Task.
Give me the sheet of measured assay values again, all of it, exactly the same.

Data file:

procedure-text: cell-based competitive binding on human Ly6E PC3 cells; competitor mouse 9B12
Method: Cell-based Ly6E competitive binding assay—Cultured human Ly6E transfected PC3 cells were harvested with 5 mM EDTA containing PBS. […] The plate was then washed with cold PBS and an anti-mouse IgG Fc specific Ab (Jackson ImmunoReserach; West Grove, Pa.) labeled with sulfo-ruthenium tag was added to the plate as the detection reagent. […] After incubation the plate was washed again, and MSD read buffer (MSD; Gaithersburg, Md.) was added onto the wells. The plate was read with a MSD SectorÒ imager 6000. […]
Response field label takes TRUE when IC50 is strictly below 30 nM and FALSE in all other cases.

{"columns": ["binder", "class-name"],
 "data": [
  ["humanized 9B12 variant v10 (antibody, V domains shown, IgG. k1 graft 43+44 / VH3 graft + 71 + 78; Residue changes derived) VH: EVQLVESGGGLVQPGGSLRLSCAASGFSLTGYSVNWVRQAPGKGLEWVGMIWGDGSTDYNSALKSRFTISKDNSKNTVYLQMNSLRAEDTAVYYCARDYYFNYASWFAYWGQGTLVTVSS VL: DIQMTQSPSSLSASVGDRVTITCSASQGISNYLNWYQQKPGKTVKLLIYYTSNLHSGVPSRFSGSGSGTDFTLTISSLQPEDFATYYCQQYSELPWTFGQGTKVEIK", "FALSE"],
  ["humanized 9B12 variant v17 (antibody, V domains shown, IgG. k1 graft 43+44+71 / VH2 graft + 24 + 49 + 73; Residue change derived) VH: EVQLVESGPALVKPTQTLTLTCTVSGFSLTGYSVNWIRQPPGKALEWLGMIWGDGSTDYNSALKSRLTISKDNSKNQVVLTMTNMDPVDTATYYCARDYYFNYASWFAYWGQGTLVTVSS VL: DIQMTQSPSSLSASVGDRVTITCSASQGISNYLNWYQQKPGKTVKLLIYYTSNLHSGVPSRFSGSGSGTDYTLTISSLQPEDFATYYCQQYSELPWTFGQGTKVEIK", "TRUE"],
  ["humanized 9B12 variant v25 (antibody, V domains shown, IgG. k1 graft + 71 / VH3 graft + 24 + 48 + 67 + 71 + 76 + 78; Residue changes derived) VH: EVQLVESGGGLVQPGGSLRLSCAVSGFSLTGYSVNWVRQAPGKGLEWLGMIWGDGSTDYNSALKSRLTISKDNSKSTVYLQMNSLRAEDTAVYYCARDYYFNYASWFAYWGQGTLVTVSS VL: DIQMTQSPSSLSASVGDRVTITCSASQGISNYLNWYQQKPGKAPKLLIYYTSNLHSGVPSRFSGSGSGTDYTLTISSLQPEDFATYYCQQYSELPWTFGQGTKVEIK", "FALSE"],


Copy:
procedure-text: cell-based competitive binding on human Ly6E PC3 cells; competitor mouse 9B12
Method: Cell-based Ly6E competitive binding assay—Cultured human Ly6E transfected PC3 cells were harvested with 5 mM EDTA containing PBS. […] The plate was then washed with cold PBS and an anti-mouse IgG Fc specific Ab (Jackson ImmunoReserach; West Grove, Pa.) labeled with sulfo-ruthenium tag was added to the plate as the detection reagent. […] After incubation the plate was washed again, and MSD read buffer (MSD; Gaithersburg, Md.) was added onto the wells. The plate was read with a MSD SectorÒ imager 6000. […]
Response field label takes TRUE when IC50 is strictly below 30 nM and FALSE in all other cases.

{"columns": ["binder", "class-name"],
 "data": [
  ["humanized 9B12 variant v10 (antibody, V domains shown, IgG. k1 graft 43+44 / VH3 graft + 71 + 78; Residue changes derived) VH: EVQLVESGGGLVQPGGSLRLSCAASGFSLTGYSVNWVRQAPGKGLEWVGMIWGDGSTDYNSALKSRFTISKDNSKNTVYLQMNSLRAEDTAVYYCARDYYFNYASWFAYWGQGTLVTVSS VL: DIQMTQSPSSLSASVGDRVTITCSASQGISNYLNWYQQKPGKTVKLLIYYTSNLHSGVPSRFSGSGSGTDFTLTISSLQPEDFATYYCQQYSELPWTFGQGTKVEIK", "FALSE"],
  ["humanized 9B12 variant v17 (antibody, V domains shown, IgG. k1 graft 43+44+71 / VH2 graft + 24 + 49 + 73; Residue change derived) VH: EVQLVESGPALVKPTQTLTLTCTVSGFSLTGYSVNWIRQPPGKALEWLGMIWGDGSTDYNSALKSRLTISKDNSKNQVVLTMTNMDPVDTATYYCARDYYFNYASWFAYWGQGTLVTVSS VL: DIQMTQSPSSLSASVGDRVTITCSASQGISNYLNWYQQKPGKTVKLLIYYTSNLHSGVPSRFSGSGSGTDYTLTISSLQPEDFATYYCQQYSELPWTFGQGTKVEIK", "TRUE"],
  ["humanized 9B12 variant v25 (antibody, V domains shown, IgG. k1 graft + 71 / VH3 graft + 24 + 48 + 67 + 71 + 76 + 78; Residue changes derived) VH: EVQLVESGGGLVQPGGSLRLSCAVSGFSLTGYSVNWVRQAPGKGLEWLGMIWGDGSTDYNSALKSRLTISKDNSKSTVYLQMNSLRAEDTAVYYCARDYYFNYASWFAYWGQGTLVTVSS VL: DIQMTQSPSSLSASVGDRVTITCSASQGISNYLNWYQQKPGKAPKLLIYYTSNLHSGVPSRFSGSGSGTDYTLTISSLQPEDFATYYCQQYSELPWTFGQGTKVEIK", "FALSE"],